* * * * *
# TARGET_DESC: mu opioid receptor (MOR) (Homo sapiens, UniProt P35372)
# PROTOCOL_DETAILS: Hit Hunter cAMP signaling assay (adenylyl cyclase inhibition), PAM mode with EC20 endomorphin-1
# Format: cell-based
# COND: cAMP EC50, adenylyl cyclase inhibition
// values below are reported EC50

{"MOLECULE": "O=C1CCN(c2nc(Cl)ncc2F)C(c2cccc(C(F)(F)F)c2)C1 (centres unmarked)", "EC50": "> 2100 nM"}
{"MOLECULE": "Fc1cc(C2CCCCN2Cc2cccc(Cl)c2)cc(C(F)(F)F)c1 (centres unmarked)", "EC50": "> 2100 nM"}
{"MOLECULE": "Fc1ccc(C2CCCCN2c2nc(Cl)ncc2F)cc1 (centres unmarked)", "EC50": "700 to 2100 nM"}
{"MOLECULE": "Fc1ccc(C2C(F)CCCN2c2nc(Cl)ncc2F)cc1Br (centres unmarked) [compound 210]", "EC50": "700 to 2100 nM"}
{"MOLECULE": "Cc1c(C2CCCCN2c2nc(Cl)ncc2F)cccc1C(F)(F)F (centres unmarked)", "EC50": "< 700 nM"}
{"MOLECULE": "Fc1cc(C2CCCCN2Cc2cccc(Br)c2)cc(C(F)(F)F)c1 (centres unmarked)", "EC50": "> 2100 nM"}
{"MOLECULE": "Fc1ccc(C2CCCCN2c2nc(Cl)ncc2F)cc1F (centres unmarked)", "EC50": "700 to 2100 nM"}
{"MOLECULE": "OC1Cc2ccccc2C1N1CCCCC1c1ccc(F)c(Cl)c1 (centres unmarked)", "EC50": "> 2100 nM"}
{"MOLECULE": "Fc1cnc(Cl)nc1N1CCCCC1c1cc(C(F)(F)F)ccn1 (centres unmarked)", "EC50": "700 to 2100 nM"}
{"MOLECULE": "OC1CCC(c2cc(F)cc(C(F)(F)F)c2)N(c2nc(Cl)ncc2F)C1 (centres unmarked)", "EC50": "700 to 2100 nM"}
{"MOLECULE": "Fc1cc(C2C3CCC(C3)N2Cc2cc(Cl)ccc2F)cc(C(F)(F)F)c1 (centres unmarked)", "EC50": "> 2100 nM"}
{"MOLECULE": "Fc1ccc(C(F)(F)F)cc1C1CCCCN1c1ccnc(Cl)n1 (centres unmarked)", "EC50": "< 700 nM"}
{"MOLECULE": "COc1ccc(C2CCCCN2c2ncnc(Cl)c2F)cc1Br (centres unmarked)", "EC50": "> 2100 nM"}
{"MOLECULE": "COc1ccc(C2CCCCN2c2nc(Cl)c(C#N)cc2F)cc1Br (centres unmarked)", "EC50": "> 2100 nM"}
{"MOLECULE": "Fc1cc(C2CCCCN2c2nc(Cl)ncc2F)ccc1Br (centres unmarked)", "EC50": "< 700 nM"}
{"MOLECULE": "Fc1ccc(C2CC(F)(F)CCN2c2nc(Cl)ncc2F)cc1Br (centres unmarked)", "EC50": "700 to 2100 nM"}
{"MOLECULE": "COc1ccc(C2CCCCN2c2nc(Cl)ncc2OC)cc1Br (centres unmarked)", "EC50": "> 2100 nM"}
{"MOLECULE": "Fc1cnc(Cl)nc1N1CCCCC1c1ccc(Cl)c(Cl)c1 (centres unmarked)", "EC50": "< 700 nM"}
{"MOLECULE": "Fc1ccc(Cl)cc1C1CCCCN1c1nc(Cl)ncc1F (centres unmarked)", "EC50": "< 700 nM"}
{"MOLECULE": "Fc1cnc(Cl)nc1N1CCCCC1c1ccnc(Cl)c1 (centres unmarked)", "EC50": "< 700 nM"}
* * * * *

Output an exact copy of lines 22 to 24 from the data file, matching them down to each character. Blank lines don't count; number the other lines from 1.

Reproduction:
{"MOLECULE": "COc1ccc(C2CCCCN2c2nc(Cl)ncc2OC)cc1Br (centres unmarked)", "EC50": "> 2100 nM"}
{"MOLECULE": "Fc1cnc(Cl)nc1N1CCCCC1c1ccc(Cl)c(Cl)c1 (centres unmarked)", "EC50": "< 700 nM"}
{"MOLECULE": "Fc1ccc(Cl)cc1C1CCCCN1c1nc(Cl)ncc1F (centres unmarked)", "EC50": "< 700 nM"}